Scientists experimenting with organic solids that can be joined like LEGO bricks


Dan Moser, April 14, 2020

Scientists experimenting with organic solids that can be joined like LEGO bricks

Scientists from the University of Nebraska-Lincoln and three other institutions have discovered a way to synthesize a special type of organic solids that are lightweight, intrinsically porous and offer unique properties and applications.

These solids, known as porphyrin-based covalent organic frameworks (POR-COFs), are the focus of research by experimentalists at the university and computational material scientists at the Colorado School of Mines, Harbin Institute of Technology and the University of Pennsylvania.

Siamak Nejati, assistant professor of chemical and biomolecular engineering at the University of Nebraska-Lincoln and the leader of the experimental work, said, “This work builds on the discovery of covalent organic frameworks, or COFs, made almost two decades ago. COFs are beautiful two-dimensional or three-dimensional porous structures held together by strong covalent bonds.”

COFs have crystalline structures composed of light elements such as carbon, nitrogen and oxygen; they’re porous, lightweight and durable. Nejati and his colleagues compare COFs to LEGO bricks for their ability to be assembled in defined ways and relatively quickly to form a variety of larger structures.

The specific building blocks used in this study are nature-inspired molecules belonging to the family of porphyrins, organic structures found in proteins such as hemoglobin and chlorophyll. These units are able to coordinate with metal atoms at their center. Researchers aim to use their approach to create COF materials with exquisite properties.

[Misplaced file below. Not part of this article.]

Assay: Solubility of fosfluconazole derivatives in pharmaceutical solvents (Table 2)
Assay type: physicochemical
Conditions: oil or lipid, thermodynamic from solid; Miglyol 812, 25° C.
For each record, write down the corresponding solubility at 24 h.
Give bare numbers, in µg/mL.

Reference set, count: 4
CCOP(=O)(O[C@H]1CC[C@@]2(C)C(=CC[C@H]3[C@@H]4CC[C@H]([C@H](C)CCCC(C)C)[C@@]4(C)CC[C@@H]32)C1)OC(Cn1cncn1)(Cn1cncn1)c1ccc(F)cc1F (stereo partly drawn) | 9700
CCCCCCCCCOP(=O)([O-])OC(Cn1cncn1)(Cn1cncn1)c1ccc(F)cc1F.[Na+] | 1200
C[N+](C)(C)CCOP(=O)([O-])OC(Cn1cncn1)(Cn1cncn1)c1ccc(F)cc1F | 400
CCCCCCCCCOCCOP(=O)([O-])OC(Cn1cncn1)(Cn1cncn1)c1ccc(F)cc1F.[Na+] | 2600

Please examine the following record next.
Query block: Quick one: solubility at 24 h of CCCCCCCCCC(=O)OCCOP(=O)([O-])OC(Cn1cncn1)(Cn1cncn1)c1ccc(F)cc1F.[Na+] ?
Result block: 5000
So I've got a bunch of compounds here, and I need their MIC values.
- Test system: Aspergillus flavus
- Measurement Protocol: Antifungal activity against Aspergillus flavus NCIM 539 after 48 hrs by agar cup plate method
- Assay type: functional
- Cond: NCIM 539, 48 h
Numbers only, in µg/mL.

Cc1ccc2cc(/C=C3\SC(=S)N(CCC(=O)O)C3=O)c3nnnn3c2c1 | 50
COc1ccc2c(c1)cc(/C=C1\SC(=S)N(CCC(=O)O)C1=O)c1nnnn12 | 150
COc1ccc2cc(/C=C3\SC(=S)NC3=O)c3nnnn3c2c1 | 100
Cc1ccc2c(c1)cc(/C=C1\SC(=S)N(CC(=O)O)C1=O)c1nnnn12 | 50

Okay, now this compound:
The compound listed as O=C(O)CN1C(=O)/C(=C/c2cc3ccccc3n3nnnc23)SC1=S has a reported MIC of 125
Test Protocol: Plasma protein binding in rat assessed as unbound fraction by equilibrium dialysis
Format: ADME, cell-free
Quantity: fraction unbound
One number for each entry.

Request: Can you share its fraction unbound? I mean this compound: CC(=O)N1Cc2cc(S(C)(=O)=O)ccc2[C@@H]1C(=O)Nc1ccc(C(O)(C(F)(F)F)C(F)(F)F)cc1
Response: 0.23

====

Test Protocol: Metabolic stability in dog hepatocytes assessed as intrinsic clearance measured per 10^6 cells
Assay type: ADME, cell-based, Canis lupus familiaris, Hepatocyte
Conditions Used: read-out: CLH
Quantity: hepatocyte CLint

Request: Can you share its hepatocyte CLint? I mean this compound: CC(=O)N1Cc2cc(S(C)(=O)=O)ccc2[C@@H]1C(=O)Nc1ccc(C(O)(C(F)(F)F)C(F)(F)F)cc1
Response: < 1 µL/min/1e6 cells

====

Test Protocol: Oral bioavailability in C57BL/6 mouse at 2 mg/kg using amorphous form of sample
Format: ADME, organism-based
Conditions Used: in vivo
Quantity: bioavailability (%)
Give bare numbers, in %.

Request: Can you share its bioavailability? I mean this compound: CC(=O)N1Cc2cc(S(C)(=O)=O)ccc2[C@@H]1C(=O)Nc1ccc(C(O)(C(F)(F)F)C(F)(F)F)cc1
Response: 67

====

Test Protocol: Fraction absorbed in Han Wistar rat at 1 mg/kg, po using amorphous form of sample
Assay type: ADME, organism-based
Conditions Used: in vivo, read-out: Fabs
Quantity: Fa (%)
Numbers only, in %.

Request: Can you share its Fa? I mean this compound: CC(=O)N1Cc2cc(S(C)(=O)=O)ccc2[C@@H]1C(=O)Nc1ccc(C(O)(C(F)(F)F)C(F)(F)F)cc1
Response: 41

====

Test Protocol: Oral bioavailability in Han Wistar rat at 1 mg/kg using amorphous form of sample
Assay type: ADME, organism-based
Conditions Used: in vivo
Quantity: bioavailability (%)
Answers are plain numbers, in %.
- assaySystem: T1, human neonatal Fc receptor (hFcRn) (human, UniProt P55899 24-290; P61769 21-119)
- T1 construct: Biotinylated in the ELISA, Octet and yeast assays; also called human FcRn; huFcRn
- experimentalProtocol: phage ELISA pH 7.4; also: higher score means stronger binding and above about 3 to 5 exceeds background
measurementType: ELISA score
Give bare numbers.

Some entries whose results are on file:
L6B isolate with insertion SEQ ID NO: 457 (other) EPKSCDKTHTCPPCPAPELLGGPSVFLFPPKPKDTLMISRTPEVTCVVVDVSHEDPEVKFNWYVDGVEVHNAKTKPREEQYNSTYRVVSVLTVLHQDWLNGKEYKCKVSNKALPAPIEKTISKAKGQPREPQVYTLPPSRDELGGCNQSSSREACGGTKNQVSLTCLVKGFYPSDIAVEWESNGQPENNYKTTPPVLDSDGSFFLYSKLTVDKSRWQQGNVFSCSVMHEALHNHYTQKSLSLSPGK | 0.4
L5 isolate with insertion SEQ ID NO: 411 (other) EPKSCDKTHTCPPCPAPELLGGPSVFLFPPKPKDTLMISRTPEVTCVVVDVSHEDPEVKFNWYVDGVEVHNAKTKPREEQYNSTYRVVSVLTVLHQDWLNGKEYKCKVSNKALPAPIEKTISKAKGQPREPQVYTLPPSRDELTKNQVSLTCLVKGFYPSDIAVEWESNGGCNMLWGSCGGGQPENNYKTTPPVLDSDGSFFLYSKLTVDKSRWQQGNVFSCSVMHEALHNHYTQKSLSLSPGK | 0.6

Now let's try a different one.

Nejati’s team, using its expertise in electropolymerization, a method for controlling polymer synthesis on a substrate, found that it could create thin films of COFs. The resulting material – 2D sheets stacked in multiple layers – is lightweight and heat tolerant and takes hours to synthesize instead of days compared to conventional methods.

Scientists at Penn discovered a vital element of the COF’s structure was the “spectator” molecule, pyridine. They originally thought pyridine only provided the electrochemical environment necessary for the synthesis process to occur. However, further study of this system found that pyridine molecules fit within the 2D layers and provide the support needed for the COFs to transit from amorphous to crystalline structure.

“COFs should be useful in creating numerous types of materials with unique properties. The future of these materials is very bright. These materials are going to be at the forefront of considerable follow-up research,” Nejati said. “The potential applications of these materials can vary depending on their structural parameters; the possibility of designing porous organic networks with an extended order in structure enables us to design materials for catalysis, separation and sorption processes.”

The team’s work was featured in a study published in the Journal of the American Chemical Society in December. (DOI: 10.1021/jacs.9b10787)